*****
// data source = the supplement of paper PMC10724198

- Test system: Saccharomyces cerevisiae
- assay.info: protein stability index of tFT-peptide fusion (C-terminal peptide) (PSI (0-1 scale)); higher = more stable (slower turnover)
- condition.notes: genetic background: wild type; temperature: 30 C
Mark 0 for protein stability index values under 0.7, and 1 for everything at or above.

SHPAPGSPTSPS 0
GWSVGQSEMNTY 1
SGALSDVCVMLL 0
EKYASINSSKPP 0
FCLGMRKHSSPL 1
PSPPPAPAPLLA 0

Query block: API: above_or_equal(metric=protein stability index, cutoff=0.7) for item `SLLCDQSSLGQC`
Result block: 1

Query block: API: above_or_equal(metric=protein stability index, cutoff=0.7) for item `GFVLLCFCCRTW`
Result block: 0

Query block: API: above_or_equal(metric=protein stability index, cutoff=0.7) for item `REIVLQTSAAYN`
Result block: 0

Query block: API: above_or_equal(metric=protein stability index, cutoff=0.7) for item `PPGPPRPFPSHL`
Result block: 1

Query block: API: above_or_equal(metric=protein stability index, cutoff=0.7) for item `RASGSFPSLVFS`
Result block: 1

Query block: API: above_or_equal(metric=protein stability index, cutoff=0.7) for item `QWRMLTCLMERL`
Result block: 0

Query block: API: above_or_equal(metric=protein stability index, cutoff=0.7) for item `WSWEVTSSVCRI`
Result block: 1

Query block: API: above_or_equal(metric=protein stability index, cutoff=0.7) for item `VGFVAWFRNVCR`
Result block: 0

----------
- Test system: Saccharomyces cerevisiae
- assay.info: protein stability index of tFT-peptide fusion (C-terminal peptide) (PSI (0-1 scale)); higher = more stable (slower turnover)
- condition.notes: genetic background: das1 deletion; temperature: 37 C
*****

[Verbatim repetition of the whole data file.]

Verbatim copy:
// data source = the supplement of paper PMC10724198

- Test system: Saccharomyces cerevisiae
- assay.info: protein stability index of tFT-peptide fusion (C-terminal peptide) (PSI (0-1 scale)); higher = more stable (slower turnover)
- condition.notes: genetic background: wild type; temperature: 30 C
Mark 0 for protein stability index values under 0.7, and 1 for everything at or above.

SHPAPGSPTSPS 0
GWSVGQSEMNTY 1
SGALSDVCVMLL 0
EKYASINSSKPP 0
FCLGMRKHSSPL 1
PSPPPAPAPLLA 0

Query block: API: above_or_equal(metric=protein stability index, cutoff=0.7) for item `SLLCDQSSLGQC`
Result block: 1

Query block: API: above_or_equal(metric=protein stability index, cutoff=0.7) for item `GFVLLCFCCRTW`
Result block: 0

Query block: API: above_or_equal(metric=protein stability index, cutoff=0.7) for item `REIVLQTSAAYN`
Result block: 0

Query block: API: above_or_equal(metric=protein stability index, cutoff=0.7) for item `PPGPPRPFPSHL`
Result block: 1

Query block: API: above_or_equal(metric=protein stability index, cutoff=0.7) for item `RASGSFPSLVFS`
Result block: 1

Query block: API: above_or_equal(metric=protein stability index, cutoff=0.7) for item `QWRMLTCLMERL`
Result block: 0

Query block: API: above_or_equal(metric=protein stability index, cutoff=0.7) for item `WSWEVTSSVCRI`
Result block: 1

Query block: API: above_or_equal(metric=protein stability index, cutoff=0.7) for item `VGFVAWFRNVCR`
Result block: 0

----------
- Test system: Saccharomyces cerevisiae
- assay.info: protein stability index of tFT-peptide fusion (C-terminal peptide) (PSI (0-1 scale)); higher = more stable (slower turnover)
- condition.notes: genetic background: das1 deletion; temperature: 37 C